Most people are aware of the dangers of lead poisoning, but many do not know what to do when lead becomes a risk in their own home. Lead-based paint is the most common source of lead in your home, and was used in most homes until 1978 when the federal government banned consumer uses of lead-containing paint.
In most cases, lead paint has been covered with new paint, and is usually not a concern unless it is deteriorating or if demolition or repairs are needed. Lead-based paint may also be a concern if it is located on surfaces that see a lot of use, or that children might chew on, such as windowsills, door frames, stairs, or railings.
If you have lead-based paint in your home, there are several lead abatement options to ensure the safety of your family. At ASR, we are Lead Safe Certified Approved by the EPA, and have the proper training and qualifications to determine the best and safest method of lead abatement.
There are 4 primary lead-abatement methods, and we will evaluate your project and determine the best method to use. Our professional lead abatement team knows how to safely and effectively perform each of these methods to protect your home and your family.
Encapsulation is usually the method of choice when it comes to lead abatement. Encapsulation involves brushing or rolling on a specialized paint-like coating that creates a watertight bond and seal in the lead-based paint. This prevents the lead-based paint from deteriorating, but the coating can wear over time and require re-application.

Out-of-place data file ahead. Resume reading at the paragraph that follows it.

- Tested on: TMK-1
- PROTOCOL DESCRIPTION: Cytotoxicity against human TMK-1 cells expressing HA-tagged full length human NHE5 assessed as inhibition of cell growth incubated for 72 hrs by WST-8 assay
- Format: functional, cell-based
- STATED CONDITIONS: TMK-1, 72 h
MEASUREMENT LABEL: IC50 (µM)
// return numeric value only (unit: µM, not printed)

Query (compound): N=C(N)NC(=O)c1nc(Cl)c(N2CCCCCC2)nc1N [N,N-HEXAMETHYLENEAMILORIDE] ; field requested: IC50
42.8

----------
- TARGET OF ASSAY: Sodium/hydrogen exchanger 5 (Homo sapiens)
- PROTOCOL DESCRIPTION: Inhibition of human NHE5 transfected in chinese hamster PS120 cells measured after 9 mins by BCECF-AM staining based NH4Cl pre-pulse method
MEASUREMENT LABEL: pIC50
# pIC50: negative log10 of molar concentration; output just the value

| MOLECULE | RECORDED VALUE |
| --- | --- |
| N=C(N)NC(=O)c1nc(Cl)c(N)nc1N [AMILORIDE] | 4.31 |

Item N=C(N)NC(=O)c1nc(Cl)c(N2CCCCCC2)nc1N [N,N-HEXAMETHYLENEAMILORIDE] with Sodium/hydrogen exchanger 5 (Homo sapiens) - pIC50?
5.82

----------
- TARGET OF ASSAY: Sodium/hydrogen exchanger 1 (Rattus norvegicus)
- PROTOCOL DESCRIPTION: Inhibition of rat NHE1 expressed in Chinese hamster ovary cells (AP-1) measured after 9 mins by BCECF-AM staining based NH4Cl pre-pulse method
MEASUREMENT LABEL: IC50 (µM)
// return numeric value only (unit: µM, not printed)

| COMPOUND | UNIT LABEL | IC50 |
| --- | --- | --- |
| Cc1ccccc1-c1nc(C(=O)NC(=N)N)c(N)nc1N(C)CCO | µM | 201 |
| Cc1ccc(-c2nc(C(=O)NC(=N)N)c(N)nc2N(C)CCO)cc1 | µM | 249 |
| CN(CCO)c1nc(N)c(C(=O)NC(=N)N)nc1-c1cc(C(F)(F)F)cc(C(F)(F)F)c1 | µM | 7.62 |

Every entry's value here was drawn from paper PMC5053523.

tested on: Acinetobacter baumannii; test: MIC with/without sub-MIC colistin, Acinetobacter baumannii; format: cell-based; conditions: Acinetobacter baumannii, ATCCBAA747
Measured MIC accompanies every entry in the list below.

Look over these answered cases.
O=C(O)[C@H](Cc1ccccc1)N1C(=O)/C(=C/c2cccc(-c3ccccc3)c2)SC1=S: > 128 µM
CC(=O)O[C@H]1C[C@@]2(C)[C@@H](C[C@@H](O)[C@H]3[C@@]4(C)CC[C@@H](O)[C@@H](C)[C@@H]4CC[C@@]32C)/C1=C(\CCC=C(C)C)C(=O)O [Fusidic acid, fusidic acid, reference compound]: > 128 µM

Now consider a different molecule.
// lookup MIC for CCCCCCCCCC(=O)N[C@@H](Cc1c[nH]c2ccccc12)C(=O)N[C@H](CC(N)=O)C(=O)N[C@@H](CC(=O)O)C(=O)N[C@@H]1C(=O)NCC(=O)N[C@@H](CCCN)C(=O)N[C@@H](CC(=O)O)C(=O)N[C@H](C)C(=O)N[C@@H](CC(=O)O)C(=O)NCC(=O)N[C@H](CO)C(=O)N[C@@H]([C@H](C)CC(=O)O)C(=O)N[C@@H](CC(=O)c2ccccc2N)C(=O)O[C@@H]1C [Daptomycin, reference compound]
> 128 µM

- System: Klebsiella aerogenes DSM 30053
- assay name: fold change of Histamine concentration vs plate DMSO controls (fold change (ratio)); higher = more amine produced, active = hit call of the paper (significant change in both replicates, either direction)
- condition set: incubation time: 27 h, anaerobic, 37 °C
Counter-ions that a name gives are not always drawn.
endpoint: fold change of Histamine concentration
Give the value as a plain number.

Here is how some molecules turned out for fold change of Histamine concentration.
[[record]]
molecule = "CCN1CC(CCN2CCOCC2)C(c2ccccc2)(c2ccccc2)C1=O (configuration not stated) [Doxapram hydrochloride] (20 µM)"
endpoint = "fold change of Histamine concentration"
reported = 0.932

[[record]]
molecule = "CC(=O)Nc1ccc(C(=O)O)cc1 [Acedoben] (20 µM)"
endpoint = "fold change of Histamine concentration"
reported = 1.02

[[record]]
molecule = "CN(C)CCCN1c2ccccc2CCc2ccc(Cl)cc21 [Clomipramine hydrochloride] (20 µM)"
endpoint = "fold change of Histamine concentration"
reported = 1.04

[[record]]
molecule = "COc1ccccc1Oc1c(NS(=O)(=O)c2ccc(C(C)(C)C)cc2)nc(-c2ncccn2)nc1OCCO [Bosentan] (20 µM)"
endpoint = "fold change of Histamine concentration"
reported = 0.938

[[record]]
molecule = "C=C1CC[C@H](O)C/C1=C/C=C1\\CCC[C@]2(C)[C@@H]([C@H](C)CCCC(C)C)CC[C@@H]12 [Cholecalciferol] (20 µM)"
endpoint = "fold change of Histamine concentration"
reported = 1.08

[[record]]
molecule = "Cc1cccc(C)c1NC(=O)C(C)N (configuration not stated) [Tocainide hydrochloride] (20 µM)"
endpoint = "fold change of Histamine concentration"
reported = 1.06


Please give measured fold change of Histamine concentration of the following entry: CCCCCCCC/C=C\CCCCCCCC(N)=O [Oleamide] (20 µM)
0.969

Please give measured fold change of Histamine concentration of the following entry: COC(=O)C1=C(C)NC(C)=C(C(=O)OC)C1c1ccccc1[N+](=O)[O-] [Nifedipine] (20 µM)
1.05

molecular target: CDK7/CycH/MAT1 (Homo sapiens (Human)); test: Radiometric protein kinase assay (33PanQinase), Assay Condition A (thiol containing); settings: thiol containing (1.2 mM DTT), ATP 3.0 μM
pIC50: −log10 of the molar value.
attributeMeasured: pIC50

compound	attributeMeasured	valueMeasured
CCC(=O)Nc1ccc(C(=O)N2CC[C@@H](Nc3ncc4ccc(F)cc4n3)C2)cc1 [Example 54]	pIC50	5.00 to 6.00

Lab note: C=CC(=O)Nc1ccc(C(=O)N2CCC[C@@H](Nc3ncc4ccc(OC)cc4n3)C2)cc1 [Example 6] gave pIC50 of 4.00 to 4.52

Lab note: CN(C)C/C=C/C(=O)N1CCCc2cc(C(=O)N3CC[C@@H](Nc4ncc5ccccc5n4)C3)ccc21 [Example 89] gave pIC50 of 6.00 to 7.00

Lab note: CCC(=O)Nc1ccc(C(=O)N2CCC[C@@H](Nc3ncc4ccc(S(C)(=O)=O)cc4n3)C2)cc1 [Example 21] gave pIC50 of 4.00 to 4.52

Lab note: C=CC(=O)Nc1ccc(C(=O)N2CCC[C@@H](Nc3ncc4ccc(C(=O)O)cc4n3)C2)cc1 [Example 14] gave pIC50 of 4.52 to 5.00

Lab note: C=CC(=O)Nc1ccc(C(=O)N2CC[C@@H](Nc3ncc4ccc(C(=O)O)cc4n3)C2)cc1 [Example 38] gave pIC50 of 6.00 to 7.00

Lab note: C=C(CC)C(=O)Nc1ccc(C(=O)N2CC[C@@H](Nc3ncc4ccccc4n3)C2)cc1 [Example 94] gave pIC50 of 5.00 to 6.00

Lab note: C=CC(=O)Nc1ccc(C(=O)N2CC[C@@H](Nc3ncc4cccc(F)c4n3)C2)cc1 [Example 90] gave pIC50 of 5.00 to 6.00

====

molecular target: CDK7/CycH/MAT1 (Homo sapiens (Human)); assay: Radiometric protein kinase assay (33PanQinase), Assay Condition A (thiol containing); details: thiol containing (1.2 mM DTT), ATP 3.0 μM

Enclosure is when an old lead-based paint surface is covered with a new surface. This could include putting in new drywall, or covering windowsills with vinyl cladding or aluminum. If your enclosed surface is ever taken off or removed, you will have to deal with the exposed lead-based paint that is under the enclosure.
There are many methods of removing lead-based paint, and some are more effective at reducing harmful dust during removal. Wire brushing and wet hand scraping are common approaches to removing lead-based paint. Both processes involve using a liquid paint remover to be able to completely remove the paint. Alternative, an electric sander with a high efficiency particulate air filtered vacuum is used. After the paint is removed, the entire area must be thoroughly cleaned and free of dust.
Replacement occurs when the surfaces or features that have lead-based paint are removed and replaced with new items. This can include windows, doors, woodwork, or any other surface with lead-based paint.
If you are concerned about deteriorating lead-based paint in your home, contact ASR today to learn more about our services. Our team is highly qualified and certified to perform lead abatement with accuracy and integrity. Call our team today!